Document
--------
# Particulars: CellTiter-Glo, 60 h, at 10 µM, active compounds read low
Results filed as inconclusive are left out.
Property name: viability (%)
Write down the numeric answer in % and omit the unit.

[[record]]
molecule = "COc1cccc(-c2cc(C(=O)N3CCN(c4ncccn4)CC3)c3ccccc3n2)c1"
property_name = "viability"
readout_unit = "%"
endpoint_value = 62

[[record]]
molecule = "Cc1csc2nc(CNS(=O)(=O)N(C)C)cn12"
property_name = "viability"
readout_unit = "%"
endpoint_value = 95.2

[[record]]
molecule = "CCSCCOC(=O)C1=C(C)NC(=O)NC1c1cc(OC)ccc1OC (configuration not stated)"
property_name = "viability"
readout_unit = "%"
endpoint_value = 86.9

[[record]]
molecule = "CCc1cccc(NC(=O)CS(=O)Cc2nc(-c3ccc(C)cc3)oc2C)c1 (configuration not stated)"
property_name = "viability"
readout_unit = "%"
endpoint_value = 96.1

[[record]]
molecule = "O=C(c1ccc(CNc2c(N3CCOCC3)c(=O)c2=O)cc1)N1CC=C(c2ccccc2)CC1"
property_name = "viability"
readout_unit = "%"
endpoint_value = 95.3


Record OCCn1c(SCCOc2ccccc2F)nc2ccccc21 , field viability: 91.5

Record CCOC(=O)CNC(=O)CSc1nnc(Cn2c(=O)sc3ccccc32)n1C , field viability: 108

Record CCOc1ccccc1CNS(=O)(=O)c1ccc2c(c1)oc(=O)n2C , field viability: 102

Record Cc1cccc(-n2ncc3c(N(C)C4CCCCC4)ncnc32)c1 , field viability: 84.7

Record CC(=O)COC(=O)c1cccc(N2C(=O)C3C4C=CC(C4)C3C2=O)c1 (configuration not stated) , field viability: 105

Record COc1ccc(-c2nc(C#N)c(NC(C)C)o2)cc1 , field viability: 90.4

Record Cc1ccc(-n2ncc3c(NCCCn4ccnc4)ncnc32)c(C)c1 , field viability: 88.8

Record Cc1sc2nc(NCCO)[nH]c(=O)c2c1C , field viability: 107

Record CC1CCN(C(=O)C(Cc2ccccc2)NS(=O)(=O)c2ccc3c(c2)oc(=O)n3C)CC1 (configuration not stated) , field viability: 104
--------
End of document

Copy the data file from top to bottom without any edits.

# Particulars: CellTiter-Glo, 60 h, at 10 µM, active compounds read low
Results filed as inconclusive are left out.
Property name: viability (%)
Write down the numeric answer in % and omit the unit.

[[record]]
molecule = "COc1cccc(-c2cc(C(=O)N3CCN(c4ncccn4)CC3)c3ccccc3n2)c1"
property_name = "viability"
readout_unit = "%"
endpoint_value = 62

[[record]]
molecule = "Cc1csc2nc(CNS(=O)(=O)N(C)C)cn12"
property_name = "viability"
readout_unit = "%"
endpoint_value = 95.2

[[record]]
molecule = "CCSCCOC(=O)C1=C(C)NC(=O)NC1c1cc(OC)ccc1OC (configuration not stated)"
property_name = "viability"
readout_unit = "%"
endpoint_value = 86.9

[[record]]
molecule = "CCc1cccc(NC(=O)CS(=O)Cc2nc(-c3ccc(C)cc3)oc2C)c1 (configuration not stated)"
property_name = "viability"
readout_unit = "%"
endpoint_value = 96.1

[[record]]
molecule = "O=C(c1ccc(CNc2c(N3CCOCC3)c(=O)c2=O)cc1)N1CC=C(c2ccccc2)CC1"
property_name = "viability"
readout_unit = "%"
endpoint_value = 95.3


Record OCCn1c(SCCOc2ccccc2F)nc2ccccc21 , field viability: 91.5

Record CCOC(=O)CNC(=O)CSc1nnc(Cn2c(=O)sc3ccccc32)n1C , field viability: 108

Record CCOc1ccccc1CNS(=O)(=O)c1ccc2c(c1)oc(=O)n2C , field viability: 102

Record Cc1cccc(-n2ncc3c(N(C)C4CCCCC4)ncnc32)c1 , field viability: 84.7

Record CC(=O)COC(=O)c1cccc(N2C(=O)C3C4C=CC(C4)C3C2=O)c1 (configuration not stated) , field viability: 105

Record COc1ccc(-c2nc(C#N)c(NC(C)C)o2)cc1 , field viability: 90.4

Record Cc1ccc(-n2ncc3c(NCCCn4ccnc4)ncnc32)c(C)c1 , field viability: 88.8

Record Cc1sc2nc(NCCO)[nH]c(=O)c2c1C , field viability: 107

Record CC1CCN(C(=O)C(Cc2ccccc2)NS(=O)(=O)c2ccc3c(c2)oc(=O)n3C)CC1 (configuration not stated) , field viability: 104